DOIs are assigned by CrossRef on behalf of members. CrossRef is an association of scholarly publishers, so the members are therefore publishers rather than authors.
DOIs were introduce because of "link-rot": citing a paper by URL and within 6 months the URL doesn't work. When a publisher joins CrossRef they make a commitment to keep the DOI link metadata updated, so the DOI always points to the paper if, for example, the publisher is bought out and all the URLs change. This agreement is an important part of the DOI system and explains why publishers are members rather than authors.
Assigning a DOI is normally done during the process of publication, and will normally be done automatically. That's not to say that DOIs can't be assigned after publication: DOI 10.1098/rstl.1672.0051 is for a paper published in 1672. Publishers generally assign DOIs to new content but not to back files because new content is more likely to be cited.
It's not free to register a DOI, off the top of my head, around a dollar per DOI. It's normal (and cheaper) for publishers to deposit back-files, i.e. for publications older than 2 years (again, off the top of my head).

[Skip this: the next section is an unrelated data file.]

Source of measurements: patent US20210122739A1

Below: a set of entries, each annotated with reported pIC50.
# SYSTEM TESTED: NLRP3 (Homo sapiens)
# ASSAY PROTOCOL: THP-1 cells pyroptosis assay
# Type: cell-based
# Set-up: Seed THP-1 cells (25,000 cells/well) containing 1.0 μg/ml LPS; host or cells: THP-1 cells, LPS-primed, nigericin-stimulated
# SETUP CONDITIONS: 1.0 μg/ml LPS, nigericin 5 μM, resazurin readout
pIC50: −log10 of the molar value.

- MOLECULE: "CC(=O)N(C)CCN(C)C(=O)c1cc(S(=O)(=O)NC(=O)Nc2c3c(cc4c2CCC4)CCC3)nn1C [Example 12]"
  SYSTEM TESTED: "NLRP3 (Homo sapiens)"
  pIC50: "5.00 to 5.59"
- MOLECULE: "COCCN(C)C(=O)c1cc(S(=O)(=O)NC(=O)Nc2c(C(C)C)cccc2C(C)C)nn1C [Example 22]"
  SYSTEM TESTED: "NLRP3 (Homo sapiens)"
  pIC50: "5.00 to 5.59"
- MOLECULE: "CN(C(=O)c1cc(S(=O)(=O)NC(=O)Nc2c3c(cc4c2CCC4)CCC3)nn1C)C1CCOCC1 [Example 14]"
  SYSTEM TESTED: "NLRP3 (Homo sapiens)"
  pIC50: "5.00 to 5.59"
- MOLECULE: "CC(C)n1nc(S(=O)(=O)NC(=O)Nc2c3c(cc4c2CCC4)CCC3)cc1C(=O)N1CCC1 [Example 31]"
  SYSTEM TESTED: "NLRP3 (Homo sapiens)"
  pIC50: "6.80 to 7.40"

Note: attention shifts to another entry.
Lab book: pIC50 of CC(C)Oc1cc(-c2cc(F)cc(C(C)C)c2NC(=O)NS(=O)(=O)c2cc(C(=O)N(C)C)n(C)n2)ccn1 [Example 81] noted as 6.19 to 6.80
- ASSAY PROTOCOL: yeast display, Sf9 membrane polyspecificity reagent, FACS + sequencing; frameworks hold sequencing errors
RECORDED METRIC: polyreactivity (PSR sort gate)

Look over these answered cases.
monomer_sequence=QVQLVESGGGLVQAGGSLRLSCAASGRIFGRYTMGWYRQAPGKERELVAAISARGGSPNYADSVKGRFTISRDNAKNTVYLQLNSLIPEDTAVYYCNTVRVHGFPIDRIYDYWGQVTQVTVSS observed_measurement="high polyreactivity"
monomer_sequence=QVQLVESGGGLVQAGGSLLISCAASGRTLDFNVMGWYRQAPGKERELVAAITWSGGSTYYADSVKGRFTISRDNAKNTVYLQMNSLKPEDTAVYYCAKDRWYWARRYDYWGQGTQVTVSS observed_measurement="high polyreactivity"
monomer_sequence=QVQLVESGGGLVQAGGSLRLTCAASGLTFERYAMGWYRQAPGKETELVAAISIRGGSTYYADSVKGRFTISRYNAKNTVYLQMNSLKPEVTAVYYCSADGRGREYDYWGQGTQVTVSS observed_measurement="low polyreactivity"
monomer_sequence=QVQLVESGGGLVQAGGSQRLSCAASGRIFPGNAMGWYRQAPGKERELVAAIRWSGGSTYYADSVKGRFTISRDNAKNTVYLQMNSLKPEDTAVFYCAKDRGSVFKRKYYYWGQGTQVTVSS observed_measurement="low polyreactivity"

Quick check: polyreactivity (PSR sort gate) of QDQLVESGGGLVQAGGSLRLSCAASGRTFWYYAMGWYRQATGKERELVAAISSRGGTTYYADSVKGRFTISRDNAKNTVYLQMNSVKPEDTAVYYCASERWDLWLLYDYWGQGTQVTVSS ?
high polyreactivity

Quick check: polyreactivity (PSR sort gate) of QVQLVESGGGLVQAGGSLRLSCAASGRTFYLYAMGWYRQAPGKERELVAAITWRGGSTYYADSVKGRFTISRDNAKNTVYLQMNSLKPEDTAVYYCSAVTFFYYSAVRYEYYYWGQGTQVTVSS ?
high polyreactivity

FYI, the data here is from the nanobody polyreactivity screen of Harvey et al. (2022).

So, if you want to get a DOI assigned you can go to the publisher and request that they register a CrossRef DOI.
STM (Science Technology and Medicine) is a very fast-moving field with lots of papers published and cited. Humanities publishing tends to move at a different pace and tends to have different priorities. Therefore you may find STM publishers more likely to assign (and to need to assign) DOIs than in other fields.
The alternative is that you get a DOI from another organisation, for example FigShare. There are examples of people registering FigShare DOIs for their publications.
CrossRef was created to solve the problems of assigning persistent identifiers (DOIs) and linking between papers (one DOI cites another DOI). CrossRef also has lots of other infrastructure, such as bibliographic metadata, FundRef, CrossMark, metadata API etc so it's the best place to register scholarly publications.
Disclaimer: I work for CrossRef